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Synchronous Updates Manual


Syncupdates is the facility of the RIPE Database to enable updates synchronously, meaning, the result is returned immediately to the user. It is meant to be an infrastructure for applications which need to update the RIPE Database and receive the result afterwards.

This document describes the basic usage of the infrastructure that is sends the update and receives the result. An interface can easily be created in any language that has support for "http".


The service can be used by connecting to for the RIPE Database, and for the RIPE TEST database.


The syncupdates frontend is accepts input as either a POST or a GET method. It responds with the response header and the acknowledgement (if any) in text/plain format.

Sending the Update

Syncupdates accepts the following variables:

  • DATA This variable should contain the actual update message.
  • NEW This variable can be either yes or no. If it contains yes, the update will fail if it contains changes to existing objects.
  • HELP This variable can be either yes or no. If it contains yes, the help message of the whois server will be given as the output.
  • ORIGIN This variable should contain the the IP address of the machine submitting the update if it's different from the IP address that is sending the update. It is useful for proxy applications.

For general information about the RIPE Database, please see the RIPE Database Reference Manual.


1. Save the objects you want to send to the RIPE Database in a file, for example objects.txt
2. Sign the text file with your PGP key (this will produce objects.txt.asc):

gpg --clearsign objects.txt

3. Send the file to the RIPE Database:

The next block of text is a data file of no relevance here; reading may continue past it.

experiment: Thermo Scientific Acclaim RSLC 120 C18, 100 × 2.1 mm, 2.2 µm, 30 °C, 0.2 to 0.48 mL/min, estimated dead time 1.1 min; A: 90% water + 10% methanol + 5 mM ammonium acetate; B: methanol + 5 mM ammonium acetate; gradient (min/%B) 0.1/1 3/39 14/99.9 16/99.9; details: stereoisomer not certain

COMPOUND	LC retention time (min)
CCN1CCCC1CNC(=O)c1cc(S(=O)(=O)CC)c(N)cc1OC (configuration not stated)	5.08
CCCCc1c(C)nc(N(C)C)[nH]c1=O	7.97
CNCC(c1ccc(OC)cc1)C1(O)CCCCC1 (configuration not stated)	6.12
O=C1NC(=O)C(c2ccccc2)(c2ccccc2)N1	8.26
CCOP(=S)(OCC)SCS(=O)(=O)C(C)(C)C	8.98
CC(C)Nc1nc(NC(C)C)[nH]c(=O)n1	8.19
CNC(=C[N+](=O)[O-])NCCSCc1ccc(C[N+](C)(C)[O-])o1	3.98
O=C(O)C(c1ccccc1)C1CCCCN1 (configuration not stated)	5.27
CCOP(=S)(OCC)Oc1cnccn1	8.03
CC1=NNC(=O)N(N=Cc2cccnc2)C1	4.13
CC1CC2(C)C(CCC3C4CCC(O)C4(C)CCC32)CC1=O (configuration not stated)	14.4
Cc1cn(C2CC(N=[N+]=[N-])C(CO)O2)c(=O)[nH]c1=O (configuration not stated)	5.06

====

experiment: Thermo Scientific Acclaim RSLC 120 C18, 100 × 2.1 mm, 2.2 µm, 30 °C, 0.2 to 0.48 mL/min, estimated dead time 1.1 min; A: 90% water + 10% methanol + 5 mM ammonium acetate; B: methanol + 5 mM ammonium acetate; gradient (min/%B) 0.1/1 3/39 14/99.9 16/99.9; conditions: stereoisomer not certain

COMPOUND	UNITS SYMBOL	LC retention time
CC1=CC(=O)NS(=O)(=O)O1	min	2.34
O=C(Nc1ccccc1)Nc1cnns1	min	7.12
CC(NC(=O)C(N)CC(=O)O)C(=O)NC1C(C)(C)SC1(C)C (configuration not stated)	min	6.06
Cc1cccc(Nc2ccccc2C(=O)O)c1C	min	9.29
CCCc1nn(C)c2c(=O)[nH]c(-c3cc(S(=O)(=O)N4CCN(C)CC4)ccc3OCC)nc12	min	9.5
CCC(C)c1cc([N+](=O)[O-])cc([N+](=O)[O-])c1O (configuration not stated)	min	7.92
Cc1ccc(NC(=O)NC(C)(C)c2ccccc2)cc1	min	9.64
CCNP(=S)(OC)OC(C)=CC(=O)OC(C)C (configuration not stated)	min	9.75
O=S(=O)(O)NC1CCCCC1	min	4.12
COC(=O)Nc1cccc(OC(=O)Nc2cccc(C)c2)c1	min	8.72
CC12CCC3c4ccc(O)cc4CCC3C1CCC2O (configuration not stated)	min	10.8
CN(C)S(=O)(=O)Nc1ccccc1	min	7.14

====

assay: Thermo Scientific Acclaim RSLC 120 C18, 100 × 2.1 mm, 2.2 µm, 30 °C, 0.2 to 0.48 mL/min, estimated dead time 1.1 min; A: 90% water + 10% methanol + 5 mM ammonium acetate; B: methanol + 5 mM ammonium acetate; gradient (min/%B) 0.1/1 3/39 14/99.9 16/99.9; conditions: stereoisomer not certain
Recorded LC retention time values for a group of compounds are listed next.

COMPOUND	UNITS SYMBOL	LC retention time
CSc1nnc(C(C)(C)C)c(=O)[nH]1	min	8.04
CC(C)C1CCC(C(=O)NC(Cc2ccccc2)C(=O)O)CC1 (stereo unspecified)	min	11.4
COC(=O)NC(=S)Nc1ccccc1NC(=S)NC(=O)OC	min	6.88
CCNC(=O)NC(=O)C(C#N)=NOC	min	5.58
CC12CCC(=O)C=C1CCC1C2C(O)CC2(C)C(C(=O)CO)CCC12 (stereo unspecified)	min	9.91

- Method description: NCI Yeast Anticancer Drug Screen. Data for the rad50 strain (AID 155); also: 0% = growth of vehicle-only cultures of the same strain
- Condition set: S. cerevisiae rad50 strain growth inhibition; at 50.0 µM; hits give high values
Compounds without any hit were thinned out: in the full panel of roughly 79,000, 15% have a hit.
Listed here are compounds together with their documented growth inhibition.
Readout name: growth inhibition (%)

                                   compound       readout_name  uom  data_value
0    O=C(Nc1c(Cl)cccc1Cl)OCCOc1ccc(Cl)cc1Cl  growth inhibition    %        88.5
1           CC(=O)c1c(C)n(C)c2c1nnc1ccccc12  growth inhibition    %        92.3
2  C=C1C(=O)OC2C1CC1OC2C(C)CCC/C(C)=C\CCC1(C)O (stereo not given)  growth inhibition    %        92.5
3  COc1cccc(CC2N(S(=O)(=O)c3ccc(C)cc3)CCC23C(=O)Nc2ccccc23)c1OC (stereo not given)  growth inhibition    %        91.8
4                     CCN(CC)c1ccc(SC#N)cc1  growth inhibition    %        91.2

curl --data-urlencode DATA _at_ objects.txt _dot_ asc

Receiving the Input

After composing the input and sending it as a POST or a GET request, the server will return the usual http headers and the body if an acknowledgement exists.

The first line of the header will give the result of the transaction, in the form of:

HTTP/1.1 (code) (message)

where (code) is a 3-digit number which is a code for the message. The first digit of the code denotes the type of the message. The rest of the digits are unique for all messages:

  • 2XX denotes a successful transaction,
  • 3XX denotes that further action needs to be taken by the user agent in order to fulfill the request,
  • 4XX denotes that the request could not be understood by the server due to malformed syntax,
  • 5XX denotes that the server is aware that it has erred or is incapable of performing the request.

If the code begins with 2, there will be an acknowledgement in the body of the response, in the form of text/plain.

Here are the codes returned specifically by the syncupdates:

  • 200 Acknowledgement follows
  • 413 Data exceeds maximum allowed size
  • 418 No input
  • 419 Command not understood
  • 506 Generic syncupdates error